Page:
Mark Armitage, a trained scientist, lab technician and Professor, discovered soft tissue in a triceratops horn. This is amazing because the specimen is supposed to more than 68 millions years old, except it can’t be that old, as soft tissue cannot survive millions of years.
If you knew anything Dr. Meyers, about the microscopy of osteocytes – living osteocytes – (and we are not talking about epithelial cells) you would know that delicate ultrastructure – and I am talking fine filipodia approaching 500nm in width, decay WITHIN DAYS of the death of an organism. We microscopists have to use quick acting preservatives and process bone tissues immediately ON ICE to preserve the kinds of structures you can see on the Triceratops osteocytes in my paper:
University of Georgia radiocarbon analysis of sample
Who is Mark Armitage?
Mark H. Armitage earned a BS in Education from Liberty University and an MS in Biology (parasitology), under Richard Lumsden (Ph.D. Rice and Dean of Tulane University’s graduate program) at the Institute for Creation Research in San Diego, CA. He later graduated Ed.S. in Science Education from Liberty University and is a doctoral candidate there.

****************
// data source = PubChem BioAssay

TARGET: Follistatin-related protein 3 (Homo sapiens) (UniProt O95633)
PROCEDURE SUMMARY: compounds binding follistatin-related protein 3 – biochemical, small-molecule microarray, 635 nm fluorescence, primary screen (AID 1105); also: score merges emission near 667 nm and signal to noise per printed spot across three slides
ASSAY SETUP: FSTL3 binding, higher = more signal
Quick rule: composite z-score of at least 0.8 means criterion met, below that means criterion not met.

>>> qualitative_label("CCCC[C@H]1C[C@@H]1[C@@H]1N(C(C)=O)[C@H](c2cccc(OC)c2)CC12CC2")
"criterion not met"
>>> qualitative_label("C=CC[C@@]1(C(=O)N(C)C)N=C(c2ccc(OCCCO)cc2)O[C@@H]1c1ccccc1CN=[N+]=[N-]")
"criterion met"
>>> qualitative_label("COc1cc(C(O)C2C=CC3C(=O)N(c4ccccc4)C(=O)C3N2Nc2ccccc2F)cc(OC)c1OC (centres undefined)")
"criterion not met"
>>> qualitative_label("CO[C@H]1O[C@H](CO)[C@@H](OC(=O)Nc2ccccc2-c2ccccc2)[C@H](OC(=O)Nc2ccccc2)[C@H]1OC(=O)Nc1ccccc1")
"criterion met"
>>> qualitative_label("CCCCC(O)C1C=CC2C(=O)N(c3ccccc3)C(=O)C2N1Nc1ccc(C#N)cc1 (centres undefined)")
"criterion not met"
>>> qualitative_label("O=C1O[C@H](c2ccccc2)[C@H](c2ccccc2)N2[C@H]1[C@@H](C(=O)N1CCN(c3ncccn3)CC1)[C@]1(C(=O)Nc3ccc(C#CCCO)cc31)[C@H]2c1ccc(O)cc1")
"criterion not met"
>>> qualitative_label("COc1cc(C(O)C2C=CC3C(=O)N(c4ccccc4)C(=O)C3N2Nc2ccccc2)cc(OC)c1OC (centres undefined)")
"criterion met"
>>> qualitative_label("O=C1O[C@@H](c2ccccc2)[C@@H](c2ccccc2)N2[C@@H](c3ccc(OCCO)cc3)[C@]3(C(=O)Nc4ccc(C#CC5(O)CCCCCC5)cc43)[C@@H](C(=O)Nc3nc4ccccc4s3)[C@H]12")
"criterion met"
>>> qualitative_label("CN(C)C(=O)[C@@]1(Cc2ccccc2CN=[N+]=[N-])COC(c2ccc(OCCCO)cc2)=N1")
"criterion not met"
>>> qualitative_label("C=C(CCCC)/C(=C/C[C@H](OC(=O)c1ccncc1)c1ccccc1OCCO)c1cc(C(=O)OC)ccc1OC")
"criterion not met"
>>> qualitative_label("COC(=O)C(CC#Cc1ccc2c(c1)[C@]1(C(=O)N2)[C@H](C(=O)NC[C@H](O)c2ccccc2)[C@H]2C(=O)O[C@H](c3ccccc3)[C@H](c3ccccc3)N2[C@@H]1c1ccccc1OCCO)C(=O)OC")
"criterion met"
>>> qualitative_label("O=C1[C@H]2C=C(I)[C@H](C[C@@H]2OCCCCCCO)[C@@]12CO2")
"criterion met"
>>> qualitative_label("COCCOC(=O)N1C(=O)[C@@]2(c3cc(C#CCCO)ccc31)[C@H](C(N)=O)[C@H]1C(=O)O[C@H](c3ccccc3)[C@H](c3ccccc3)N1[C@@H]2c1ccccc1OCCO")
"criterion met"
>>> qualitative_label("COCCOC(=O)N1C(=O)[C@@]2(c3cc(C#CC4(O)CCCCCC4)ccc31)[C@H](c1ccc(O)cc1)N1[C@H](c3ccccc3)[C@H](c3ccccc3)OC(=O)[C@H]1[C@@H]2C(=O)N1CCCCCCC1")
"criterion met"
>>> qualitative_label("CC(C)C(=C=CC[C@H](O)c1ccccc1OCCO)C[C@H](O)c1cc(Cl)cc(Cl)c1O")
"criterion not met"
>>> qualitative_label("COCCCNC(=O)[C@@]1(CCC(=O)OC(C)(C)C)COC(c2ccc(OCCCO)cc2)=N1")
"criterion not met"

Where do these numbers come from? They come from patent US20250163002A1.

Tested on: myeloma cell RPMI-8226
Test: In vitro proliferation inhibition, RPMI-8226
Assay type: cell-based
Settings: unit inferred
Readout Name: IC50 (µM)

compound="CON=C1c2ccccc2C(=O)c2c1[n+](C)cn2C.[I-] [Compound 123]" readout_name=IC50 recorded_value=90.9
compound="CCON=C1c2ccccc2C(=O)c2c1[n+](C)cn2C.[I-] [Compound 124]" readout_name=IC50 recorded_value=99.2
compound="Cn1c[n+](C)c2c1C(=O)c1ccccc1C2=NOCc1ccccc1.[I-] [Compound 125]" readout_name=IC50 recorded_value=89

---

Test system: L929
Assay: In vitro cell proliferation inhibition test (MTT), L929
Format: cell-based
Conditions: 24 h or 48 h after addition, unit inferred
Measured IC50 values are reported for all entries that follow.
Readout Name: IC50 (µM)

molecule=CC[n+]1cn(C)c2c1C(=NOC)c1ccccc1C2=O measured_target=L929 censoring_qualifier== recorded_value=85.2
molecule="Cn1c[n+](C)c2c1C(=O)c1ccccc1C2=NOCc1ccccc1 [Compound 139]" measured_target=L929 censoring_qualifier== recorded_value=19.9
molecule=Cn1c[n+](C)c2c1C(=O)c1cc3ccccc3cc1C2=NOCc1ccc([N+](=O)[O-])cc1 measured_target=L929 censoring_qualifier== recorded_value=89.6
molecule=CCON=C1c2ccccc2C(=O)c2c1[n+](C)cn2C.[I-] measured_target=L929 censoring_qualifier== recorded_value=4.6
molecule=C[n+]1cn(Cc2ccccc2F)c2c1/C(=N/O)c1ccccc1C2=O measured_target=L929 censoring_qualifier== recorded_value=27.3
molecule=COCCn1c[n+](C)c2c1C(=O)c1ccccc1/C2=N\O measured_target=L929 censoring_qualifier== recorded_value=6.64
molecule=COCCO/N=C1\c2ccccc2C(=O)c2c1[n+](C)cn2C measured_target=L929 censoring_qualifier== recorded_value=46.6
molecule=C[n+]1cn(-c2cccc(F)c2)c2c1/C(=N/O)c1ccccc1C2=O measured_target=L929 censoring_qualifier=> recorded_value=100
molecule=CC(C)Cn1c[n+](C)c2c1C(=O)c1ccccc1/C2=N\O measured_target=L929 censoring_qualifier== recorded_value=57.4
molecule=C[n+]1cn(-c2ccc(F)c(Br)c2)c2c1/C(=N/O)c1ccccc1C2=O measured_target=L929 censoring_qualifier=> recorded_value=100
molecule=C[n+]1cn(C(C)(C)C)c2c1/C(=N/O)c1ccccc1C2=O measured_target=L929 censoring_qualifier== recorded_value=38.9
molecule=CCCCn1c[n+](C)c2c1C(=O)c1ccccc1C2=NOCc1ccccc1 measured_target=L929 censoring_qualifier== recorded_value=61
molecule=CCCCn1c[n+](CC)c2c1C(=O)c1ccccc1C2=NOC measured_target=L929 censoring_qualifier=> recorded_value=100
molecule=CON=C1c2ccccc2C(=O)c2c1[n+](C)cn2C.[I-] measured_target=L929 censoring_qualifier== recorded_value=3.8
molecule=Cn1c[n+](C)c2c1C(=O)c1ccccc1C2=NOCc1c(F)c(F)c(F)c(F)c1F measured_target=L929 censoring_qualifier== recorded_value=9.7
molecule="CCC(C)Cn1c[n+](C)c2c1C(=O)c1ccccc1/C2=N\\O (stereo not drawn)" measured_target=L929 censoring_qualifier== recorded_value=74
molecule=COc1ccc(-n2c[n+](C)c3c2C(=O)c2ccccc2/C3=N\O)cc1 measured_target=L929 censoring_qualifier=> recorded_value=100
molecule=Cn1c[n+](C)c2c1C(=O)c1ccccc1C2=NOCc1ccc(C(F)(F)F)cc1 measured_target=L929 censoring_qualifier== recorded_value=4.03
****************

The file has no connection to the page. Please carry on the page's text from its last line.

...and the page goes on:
Until recently, Mark served as the Manager for the Electron and Confocal Microscopy Suite in the Biology Department at California State University Northridge. Mark was suddenly terminated by the Biology Department when his discovery of soft tissues in Triceratops horn was published in Acta Histochemica. You would think that they would promote him and give him millions of dollars in grants for making such an astounding discovery. However, perhaps this clearly demonstrates the pro-evolution stance of the California State University of Northridge.
Why can’t soft tissue survive millions of years? Because they breakdown very quickly. Refer to quotes from scientists here: the theory of evolution is a theory.